Thousands of years ago in ancient Egypt select bodies or schools were formed to explore the mysteries of life and learn the secrets of this hidden wisdom. Only sincere students, displaying a desire for knowledge and meeting certain tests were considered worthy of being inducted into these mysteries… It is further traditionally related that the Order’s first member-students met in secluded chambers in magnificent old temples, where, as candidates, they were initiated into the great mysteries.… Contrary to what historians affirm, our tradition relates that the Giza pyramids were not built to be the tombs of pharaohs, but were actually places of study and mystical initiation.[1] 
Consider the two images below, the one on the left is from?   and the one on the right is by Blake.

The Order goes on to claim to have its share shakers and movers:
Throughout history a number of prominent persons in the fields of science and the arts have been associated with the Rosicrucian movement, such as Leonardo da Vinci (1452-1519), Cornelius Heinrich Agrippa (1486-1535), Paracelsus (1493-1541), François Rabelais (1494-1553), Theresa of Avila (1515-1582), John of the Cross (1542-1591), Francis Bacon (1561-1626), Robert Fludd (1574-1637), Jacob Boehme (1575-1624), René Descartes (1596-1650), Blaise Pascal (1623-1662), Baruch Spinoza (1632-1677), Isaac Newton (1642-1727), Gottfried Wilhelm Leibnitz (1646-1716), Benjamin Franklin (1706-1790), Thomas Jefferson (1743-1826), Michael Faraday (1791-1867), Ella Wheeler Wilcox (1850-1919), Marie Corelli (1855-1924), Claude Debussy (1862-1918), Erik Satie (1866-1925), and Edith Piaf (1916-1963).[2]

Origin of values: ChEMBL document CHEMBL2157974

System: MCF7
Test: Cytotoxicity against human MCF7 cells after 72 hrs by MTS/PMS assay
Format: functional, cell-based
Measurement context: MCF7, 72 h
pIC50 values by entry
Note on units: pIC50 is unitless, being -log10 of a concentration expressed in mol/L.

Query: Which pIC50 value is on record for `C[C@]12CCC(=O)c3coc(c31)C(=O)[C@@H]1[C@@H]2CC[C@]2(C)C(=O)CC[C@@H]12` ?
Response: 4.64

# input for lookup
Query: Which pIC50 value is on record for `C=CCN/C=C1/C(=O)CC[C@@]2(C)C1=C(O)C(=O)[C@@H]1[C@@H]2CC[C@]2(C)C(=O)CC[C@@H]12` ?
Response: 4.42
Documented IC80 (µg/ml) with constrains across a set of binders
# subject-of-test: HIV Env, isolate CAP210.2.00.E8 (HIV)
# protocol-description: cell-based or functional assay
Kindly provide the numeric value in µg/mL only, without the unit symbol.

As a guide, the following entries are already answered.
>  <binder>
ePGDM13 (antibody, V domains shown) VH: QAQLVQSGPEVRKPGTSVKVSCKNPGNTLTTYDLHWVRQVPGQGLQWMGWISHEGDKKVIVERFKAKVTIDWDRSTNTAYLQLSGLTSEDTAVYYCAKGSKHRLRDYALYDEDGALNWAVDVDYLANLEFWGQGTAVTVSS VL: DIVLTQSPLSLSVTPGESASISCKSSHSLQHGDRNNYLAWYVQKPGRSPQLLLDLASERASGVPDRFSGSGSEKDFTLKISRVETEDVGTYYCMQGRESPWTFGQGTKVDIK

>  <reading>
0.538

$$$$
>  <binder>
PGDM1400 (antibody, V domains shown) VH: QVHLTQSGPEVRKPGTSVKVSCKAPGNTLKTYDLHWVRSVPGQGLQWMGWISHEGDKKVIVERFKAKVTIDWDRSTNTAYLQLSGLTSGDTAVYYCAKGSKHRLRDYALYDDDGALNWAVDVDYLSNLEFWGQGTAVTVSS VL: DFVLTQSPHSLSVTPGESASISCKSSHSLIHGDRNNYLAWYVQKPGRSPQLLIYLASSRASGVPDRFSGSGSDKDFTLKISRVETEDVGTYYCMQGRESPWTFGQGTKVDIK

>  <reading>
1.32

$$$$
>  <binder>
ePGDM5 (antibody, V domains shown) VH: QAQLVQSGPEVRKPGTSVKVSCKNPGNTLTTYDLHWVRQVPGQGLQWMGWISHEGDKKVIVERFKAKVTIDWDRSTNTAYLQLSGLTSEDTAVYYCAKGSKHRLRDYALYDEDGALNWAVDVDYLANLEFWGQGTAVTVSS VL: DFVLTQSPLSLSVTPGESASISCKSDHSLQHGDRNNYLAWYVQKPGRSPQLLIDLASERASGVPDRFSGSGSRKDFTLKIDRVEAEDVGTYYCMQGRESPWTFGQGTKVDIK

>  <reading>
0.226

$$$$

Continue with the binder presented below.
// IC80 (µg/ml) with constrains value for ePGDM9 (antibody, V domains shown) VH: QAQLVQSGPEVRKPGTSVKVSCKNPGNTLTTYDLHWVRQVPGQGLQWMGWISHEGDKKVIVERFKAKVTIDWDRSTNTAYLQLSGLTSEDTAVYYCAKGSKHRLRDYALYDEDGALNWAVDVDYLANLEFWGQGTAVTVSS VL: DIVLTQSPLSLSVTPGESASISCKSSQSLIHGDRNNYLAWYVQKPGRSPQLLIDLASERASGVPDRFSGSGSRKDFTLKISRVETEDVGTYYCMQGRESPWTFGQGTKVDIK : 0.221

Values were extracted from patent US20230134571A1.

But what exactly do the Rosicrucians believe?  What is their belief system?  According to their website:The Rosicrucian Order, AMORC is a community of Seekers who study and practice the metaphysical laws governing the universe.[3] According to the original Christian Rosencrantz myth:
... Christian Rosenkreuz was a doctor who discovered and learned esoteric wisdom on a pilgrimage to the Middle East among Turkish, Arab and Persian sages, possibly Sufi or Zoroastrian masters, supposedly in the early 15th century (see section below on Symbolism); returned and founded the "Fraternity of the Rose Cross" with himself (Frater C.R.C.) as Head of the Order. Under his direction a Temple, called Sanctus Spiritus, or "The House of the Holy Spirit", was built.[4]
During Rosenkreuz's lifetime, the Order was said to consist of no more than eight members, each a doctor and a sworn bachelor. Each member undertook an oath to heal the sick without payment, to maintain a secret fellowship, and to find a replacement for himself before he died. Three such generations had supposedly passed between c.1500 and c.1600, a time when scientific, philosophical and religious freedom had grown so that the public might benefit from the Rosicrucians' knowledge, so that they were now seeking good men.[5]